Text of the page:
But let me be clear about this: The hiccups and the vanishing keystrokes can only happen in OS X even when there is no obvious reason for the system to become less responsive, even only temporarily. My system is complex enough that I cannot fully know, at any given time, exactly everything that is taking place, but I always keep an eye on CPU levels on my Mac, and the hiccups and the vanishing keystrokes can happen even when CPU levels are quite low and there is no apparent reason for my machine to experience a slow-down.
Worse still: The hiccups don’t just affect text entry. If a hiccup occurs while I am in the process of typing a sequence of keystrokes to execute a series of actions, i.e. a sequence of keyboard shortcuts in an application, it can actually affect the execution of the actions. And of course, unlike text entry, which is visible on the screen, missing keystrokes in sequences of keyboard shortcuts are not easy to spot. It can be rather maddening!
I find it rather sad that, in 2016, on a very powerful machine (a 2014 Mac Pro), I find myself having to monitor activity levels on a regular basis just in order to try and better understand why my system is not more responsive or in danger of losing some of my keystrokes, and adjust my own behaviour accordingly.
When exactly will Apple finally produce a computer that does not force fast users like me to wait or adjust their own speed? As I said, overall, El Capitan is indeed much more responsive than Yosemite, at least on my 2014 Mac Pro, with the same array of both Apple and third-party applications that I use on any given day. But it still isn’t as good as a system such as OS X Snow Leopard used to be, and one of the main reasons is that responsiveness issues (which have always been a fact of life in OS X) are now compounded by the very serious problem of randomly vanishing keystrokes.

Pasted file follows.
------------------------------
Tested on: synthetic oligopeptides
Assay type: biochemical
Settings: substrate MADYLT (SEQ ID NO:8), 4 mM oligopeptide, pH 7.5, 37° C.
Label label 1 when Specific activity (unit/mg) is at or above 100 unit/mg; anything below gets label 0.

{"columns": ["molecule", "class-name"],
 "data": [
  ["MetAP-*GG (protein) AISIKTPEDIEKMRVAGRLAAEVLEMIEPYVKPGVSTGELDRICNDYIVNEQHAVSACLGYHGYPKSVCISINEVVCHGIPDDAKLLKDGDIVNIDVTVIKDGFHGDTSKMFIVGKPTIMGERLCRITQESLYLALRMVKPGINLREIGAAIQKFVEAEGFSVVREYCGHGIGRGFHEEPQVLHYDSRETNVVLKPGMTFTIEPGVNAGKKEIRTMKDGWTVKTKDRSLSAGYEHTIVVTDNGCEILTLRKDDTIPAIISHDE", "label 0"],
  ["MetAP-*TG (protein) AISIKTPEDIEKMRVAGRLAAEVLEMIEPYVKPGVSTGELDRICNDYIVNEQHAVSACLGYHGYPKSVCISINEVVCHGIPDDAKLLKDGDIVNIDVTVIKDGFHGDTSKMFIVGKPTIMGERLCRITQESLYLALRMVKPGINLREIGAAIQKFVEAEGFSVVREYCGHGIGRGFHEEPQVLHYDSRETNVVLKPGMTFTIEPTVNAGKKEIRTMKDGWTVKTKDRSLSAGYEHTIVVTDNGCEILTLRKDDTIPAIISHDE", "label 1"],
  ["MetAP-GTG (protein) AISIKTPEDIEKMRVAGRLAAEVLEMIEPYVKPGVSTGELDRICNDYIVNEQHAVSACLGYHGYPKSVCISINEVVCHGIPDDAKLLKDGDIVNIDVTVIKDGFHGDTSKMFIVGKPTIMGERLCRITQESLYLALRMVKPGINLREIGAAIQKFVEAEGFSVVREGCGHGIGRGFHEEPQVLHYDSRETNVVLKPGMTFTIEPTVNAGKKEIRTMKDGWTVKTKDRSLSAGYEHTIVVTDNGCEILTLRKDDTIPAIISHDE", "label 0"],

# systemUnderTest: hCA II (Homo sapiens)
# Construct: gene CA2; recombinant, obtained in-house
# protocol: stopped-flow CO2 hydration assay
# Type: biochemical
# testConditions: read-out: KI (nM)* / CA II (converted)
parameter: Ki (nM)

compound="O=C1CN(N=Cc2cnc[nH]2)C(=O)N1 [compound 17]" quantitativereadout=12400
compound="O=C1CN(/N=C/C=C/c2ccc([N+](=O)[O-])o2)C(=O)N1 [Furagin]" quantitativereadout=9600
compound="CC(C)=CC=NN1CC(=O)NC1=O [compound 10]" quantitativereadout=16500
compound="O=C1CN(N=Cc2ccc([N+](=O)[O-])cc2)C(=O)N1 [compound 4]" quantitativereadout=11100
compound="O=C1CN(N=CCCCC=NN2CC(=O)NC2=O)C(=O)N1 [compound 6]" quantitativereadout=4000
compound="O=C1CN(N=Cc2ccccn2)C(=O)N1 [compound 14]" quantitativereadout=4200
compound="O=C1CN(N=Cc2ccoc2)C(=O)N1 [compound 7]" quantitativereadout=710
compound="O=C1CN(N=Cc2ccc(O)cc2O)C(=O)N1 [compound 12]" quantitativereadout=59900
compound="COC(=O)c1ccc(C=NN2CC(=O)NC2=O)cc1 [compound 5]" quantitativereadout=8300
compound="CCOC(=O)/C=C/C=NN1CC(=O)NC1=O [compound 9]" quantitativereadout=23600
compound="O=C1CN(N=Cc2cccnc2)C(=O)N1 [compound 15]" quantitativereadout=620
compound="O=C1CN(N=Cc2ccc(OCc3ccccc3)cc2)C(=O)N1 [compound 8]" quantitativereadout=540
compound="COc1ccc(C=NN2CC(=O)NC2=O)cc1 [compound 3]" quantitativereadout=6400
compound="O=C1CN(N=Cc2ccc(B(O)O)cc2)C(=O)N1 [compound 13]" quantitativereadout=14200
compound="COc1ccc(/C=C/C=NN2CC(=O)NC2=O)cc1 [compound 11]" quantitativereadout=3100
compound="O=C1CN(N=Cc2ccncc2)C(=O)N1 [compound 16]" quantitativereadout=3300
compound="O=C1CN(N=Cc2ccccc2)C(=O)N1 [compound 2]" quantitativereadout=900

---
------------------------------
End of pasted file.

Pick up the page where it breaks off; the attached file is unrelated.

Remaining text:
I would probably be much more tolerant of hiccups if they didn’t cause keystrokes to disappear. I would be able to simply ignore the hiccups then. But as it is, I cannot help but notice them, because whenever they happen, there is a risk that I might lose keystrokes and have to retype, in part or in full, what I have just typed all over again.
Am I really the only one who’s bothered by this?
(Things can get even worse. From time to time, I experience a hiccup that is so bad that it causes the foreground application to somehow “seize up” completely when it comes to keyboard input. When that happens, even though the application itself remains responsive — I can still navigate its menus, dialog boxes, etc. — it refuses to process keyboard input, instead playing a system beep or doing nothing. When that happens, things don’t get back to normal by themselves. I have no choice but to quit and relaunch the application altogether. You won’t be surprised to hear that the application most often affected by this is Microsoft Word 2016, but I believe I remember experiencing the problem in other applications as well, even if it’s much rarer.)